"I have suffered so much from the fighting and I want prosperity and security in Afghanistan. That is why I have come here to cast my vote," she said. "I hope that the votes that we are casting will be counted and that there will be no fraud in this election."
Electoral officials have taken extra measures to prevent fraud after widespread vote-rigging in 2009 marred Karzai's re-election. Strict protocols include bar codes on the ballot boxes delivered by truck and donkey caravans to all 34 provinces and plans to tally the results immediately after the vote closes and post a copy of the results at each center.
The Taliban's bloody campaign is a sign of the stakes of the election. If turnout is high even in dangerous areas and the Afghans are able to hold a successful election, that could undermine the Taliban's appeal.
On Friday, veteran Associated Press photographer Anja Niedringhaus was killed and AP reporter Kathy Gannon was wounded when an Afghan policeman opened fire while the two were sitting in their car in the city of Khost, in eastern Afghanistan. The two were at a security forces base, waiting to move in a convoy of election workers delivering ballots.
There do not appear to be major policy differences toward the West among the front-runners — Abdullah Abdullah, Karzai's top rival in the last election; Ashraf Ghani Ahmadzai, an academic and former World Bank official; and Zalmai Rassoul, a former foreign minister.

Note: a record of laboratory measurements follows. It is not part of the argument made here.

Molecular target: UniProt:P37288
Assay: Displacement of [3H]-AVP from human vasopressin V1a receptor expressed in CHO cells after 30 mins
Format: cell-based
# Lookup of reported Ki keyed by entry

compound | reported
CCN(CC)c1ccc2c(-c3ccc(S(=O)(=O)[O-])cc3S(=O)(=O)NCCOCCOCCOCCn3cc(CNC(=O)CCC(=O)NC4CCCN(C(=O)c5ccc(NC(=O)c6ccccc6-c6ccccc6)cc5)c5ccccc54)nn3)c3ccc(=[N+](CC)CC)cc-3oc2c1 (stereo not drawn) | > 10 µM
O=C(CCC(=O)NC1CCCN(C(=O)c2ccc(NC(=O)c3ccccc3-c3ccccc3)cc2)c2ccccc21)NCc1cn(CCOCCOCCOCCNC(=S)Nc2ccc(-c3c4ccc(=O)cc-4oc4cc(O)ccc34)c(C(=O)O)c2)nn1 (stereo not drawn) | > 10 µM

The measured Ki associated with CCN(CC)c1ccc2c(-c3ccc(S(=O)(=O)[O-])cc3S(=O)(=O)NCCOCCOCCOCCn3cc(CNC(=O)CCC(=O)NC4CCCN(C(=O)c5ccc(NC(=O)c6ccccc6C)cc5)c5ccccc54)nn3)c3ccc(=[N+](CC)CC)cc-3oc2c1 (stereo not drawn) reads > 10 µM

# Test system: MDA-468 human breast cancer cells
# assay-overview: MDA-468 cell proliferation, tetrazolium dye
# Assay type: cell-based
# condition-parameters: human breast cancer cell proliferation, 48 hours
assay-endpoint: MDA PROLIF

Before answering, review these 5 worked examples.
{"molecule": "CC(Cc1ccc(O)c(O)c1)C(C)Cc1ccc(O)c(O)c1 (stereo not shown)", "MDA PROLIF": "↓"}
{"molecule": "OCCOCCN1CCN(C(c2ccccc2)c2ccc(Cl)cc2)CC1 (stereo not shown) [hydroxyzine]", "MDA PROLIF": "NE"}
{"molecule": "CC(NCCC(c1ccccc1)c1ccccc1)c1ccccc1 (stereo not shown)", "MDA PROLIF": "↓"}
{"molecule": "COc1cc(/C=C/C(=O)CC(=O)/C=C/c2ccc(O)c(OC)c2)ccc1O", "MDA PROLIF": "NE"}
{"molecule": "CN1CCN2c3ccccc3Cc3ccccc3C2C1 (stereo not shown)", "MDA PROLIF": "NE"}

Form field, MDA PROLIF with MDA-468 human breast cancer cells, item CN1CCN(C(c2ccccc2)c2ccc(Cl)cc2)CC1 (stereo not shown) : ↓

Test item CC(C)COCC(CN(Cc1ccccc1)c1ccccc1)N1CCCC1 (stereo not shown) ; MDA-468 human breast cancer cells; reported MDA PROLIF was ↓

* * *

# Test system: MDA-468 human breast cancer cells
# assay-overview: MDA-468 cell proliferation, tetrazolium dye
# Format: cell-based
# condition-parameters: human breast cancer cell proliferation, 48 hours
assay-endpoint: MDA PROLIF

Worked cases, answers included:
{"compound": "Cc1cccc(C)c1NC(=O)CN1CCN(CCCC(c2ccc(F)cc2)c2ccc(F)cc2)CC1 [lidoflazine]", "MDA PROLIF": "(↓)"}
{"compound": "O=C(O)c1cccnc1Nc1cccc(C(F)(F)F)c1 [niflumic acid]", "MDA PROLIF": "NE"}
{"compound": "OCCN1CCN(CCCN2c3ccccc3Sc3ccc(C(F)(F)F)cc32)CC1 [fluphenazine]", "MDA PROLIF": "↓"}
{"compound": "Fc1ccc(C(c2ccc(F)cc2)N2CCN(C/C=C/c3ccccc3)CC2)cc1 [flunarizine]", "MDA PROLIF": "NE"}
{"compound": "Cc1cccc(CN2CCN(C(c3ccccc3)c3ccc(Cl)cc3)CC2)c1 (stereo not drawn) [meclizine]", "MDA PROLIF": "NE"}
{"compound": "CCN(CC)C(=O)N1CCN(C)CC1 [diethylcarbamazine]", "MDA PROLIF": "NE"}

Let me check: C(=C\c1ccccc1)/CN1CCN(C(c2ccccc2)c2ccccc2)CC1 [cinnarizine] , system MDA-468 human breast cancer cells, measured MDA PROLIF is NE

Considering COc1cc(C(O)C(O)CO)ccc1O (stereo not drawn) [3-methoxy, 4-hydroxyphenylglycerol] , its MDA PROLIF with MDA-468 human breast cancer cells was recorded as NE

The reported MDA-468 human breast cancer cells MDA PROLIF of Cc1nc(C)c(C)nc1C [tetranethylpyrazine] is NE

All have promised to sign a security agreement with the United States that will allow thousands of foreign troops to remain in the country to continue training security forces after 2014 — which Karzai has refused to do. The candidates differ on some issues such as the country's border dispute with Pakistan. But all preach against fraud and corruption and vow to improve security.
Women have played a more visible role in this election than in the past as concern is rising that women will lose much of the gains they have made after international forces withdraw, reducing the ability of the U.S. and other Western countries to pressure the government to work for equality.
Mohammad Daoud Sultanzai, one of the presidential candidates, cast his ballot at a high school with his wife at his side— a rare occurrence in a country where male and female voters are segregated and where men rarely appear in public with their wives.
"It is a big honor that I have participated in this process and I ask all Afghan mothers, sisters and daughters to participate in this political process and have an active role in the election," said his wife, Zohra.
Khan reported from Kandahar, Afghanistan. Associated Press writers Rahim Faiez and Kim Gamel in Kabul contributed to this report.